ISLANDS IN A FROZEN SEA
The silence hangs so deep that time itself seems to stand still. Stand on a ridge like thousands of others on an island like dozens of others and in all directions there is only stillness and peace. Only the wind moves.
This is a region of the sea - nowhere in this region of islands can you stand more than 50 kilometres from the sea. Yet despite its proximity to the water, most of this region is polar desert - a frigid, barren rock-strewn land. It is one of the driest regions in the world, receiving less than 11 centimetres of precipitation yearly. Snow may fall in any month, a dry powdery snow that blows like dust on the wind. It accumulates in ravines and valleys where it forms hardpacked drifts that have the consistency of Styrofoam.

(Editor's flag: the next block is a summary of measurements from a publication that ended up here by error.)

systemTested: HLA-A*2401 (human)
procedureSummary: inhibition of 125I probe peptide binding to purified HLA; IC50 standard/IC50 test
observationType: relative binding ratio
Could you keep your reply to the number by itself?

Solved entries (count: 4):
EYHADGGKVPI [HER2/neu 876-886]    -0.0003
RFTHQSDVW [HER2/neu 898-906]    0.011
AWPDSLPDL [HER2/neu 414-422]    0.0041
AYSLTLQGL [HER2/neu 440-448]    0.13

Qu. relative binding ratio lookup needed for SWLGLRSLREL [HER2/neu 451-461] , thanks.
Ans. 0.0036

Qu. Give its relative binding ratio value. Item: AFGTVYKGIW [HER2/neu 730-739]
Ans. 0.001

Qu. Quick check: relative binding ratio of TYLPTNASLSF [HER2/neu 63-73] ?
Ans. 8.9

Each island that makes up this region has its own character ranging from flat to rugged. The mountains on Melville Island, the largest, reach heights of one kilometre. In contrast, the southwest part of Bathurst Island is a remarkably flat sand and gravel plain.
The north magnetic pole is located in this region.
National Parks System Plan, 3rd Edition